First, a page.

The free bird thinks of another breeze
and the trade winds soft through the sighing trees
and the fat worms waiting on a dawn-bright lawn and he names the sky his own.

But a caged bird stands on the grave of dreams
his shadow shouts on a nightmare scream
his wings are clipped and his feet are tied so he opens his throat to sing.

The caged bird sings with a fearful trill
of things unknown but longed for still
and his tune is heard on the distant hill
for the caged bird sings of freedom.

Poet - Maya Angelou


Thursday, September 30, 2004

i lost around 50 grams

Its been ages since I wrote anything. Well I was in hospital and was also hooked up with this-and-that so, sorry !! Well I had an operation around 15 days back and got my appendicitis removed.
ap·pen·di·ci·tis ( P ) = Inflammation of the vermiform appendix.
[New Latin, from Latin appendix, appendic-, appendage.]
Check this and know more it. No harm to know. What if something like this happens to u? And I always pray to Allah Tala nothing happens to any of my friends. Touchwood!!
There was a major pain in the lower abdomin and I came back home and took rest all day. I always pop in a PudinHara and think its gas or something and it beomes OK in sometime. Thats normal for me. But when the pain didnt subside even in the evening I thought I better go and have a checkup. It came out the be perforation of the appendix. So the operation was to be conducted the next morning.
My cousin brother and bhabhiji also rushed in from Banglore he thought I am going to have a major heart surgery. Anyways it was great that he was around.
The funniest part was when the doctor gave me annestesia. He said " Hey, now tere ko neend aa jayegi aur tum so jana. theek hai ? " I said " I am aleady feeling dizzy................................... " and gone. It was like some one hour of my life got wiped off. I dont remember what happened in that time, remember nothing.
And when I wokeup I had three small small holes in my body. No major cuts and stitches. It was really painful for one day, no pain on the day after. After that bills and bills and bills.
Anyways now this thing can never give me any complcation in the life in future. Because there is no appendix in my body. Na rahega baans na bajegi baansuri.
Well how can I thank my friends? I cant infact. Dipu, Dhiman, Ashwin, Sudip, Priya and many more who were there when I needed them the most. Jaspreet Bhaiya and Bhabhiji ko special thanks.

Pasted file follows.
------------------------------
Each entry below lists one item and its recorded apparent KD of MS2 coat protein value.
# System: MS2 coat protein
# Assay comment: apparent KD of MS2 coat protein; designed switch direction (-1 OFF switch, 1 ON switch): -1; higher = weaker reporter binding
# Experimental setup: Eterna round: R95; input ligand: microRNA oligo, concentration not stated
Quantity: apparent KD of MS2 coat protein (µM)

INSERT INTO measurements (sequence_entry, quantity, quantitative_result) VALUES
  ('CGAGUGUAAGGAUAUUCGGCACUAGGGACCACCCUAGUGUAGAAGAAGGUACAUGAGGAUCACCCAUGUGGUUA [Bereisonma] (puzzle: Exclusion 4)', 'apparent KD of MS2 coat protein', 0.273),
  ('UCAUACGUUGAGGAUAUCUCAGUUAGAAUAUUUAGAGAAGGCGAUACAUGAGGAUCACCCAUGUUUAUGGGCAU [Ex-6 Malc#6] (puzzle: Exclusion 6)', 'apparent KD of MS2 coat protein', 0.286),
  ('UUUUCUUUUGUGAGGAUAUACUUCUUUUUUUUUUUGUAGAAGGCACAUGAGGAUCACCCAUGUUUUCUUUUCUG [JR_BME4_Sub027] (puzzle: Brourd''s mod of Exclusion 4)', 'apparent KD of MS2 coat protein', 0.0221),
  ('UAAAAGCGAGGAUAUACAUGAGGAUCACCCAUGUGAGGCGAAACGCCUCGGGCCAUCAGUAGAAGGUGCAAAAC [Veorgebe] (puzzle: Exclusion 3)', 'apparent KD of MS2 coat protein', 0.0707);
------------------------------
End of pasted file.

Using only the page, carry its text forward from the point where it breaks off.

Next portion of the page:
Well it was a welcome break for me though. But the worst part is when you are alone back home taking rest; there is no one to talk to and at that time you want to talk to everyone.
Stay Fit and Fine everyone. With this..... Adios.


Thursday, September 16, 2004

he loves me / he loves me not

No one has the right to look so beautiful. Glittering eyes and liquid bone structure. What am I saying. How can bones be liquid? I feel like I am swimming in his features. Or are those my senses?
I feel poetry raging in my skull, hammering its way to my soul but the words disappear when he is not there. So am I to be bereft of even the power of recall--helpless in wordlessness?
What of this feeling in the pit of my stomach?
What of this huge wave of despair that threatens to engulf me because soon I will not be able to see the light in his eyes?
My world tilted on its axis and it will never be the same again.
A little less bright; a little more monotonous; a little something gone from my world but not the memory of this moment. And everything connected with it reminds me of him.
The moment that came and went like a hurricane.
I seem to be normal but I know my heart is stunned. I ask "Why me?"
There is no answer and no one can tell me what happened—because this is not supposed to happen.
There is no justice to this. I am forever dumb. I saw, I loved, I despaired, for there never was any hope. And now that he is gone…I am too—in part.
The irony is that I drove him from me. I brought him back and he stayed but he stayed to mock me. The gleam in his eyes that told me he knew. That he was laughing at me. And he stayed to tantalize me…to drive me to a fury of longing…to a point where I no longer cared that he knew what he made me feel. He would come to me when I beckoned. Stay by my side when I wanted. I didn’t have to tell him. He knew.
My senses screamed in revolt because they imagined they were free to feel….but not more than that. So I looked and felt and saw and smelt and heard …….but could not touch. No more than two feet away he would sit—still and secretive--and let me gaze upon him. He knew I needed to look and wonder, all on fire; while he was cold, cold depth of ocean.
And then as simply as that he is gone.
My body shakes with the torment. My stomach roils with the knowledge that he has left in me. My heart weeps in fury, feeling damned.
And all I feel all the time is longing. Pure and simple longing. I close my eyes and see him in mind’s eye. All there--in the flesh. And open them to find him unavailable and unattainable…... forever not mine.
I just made the mistake of falling in love.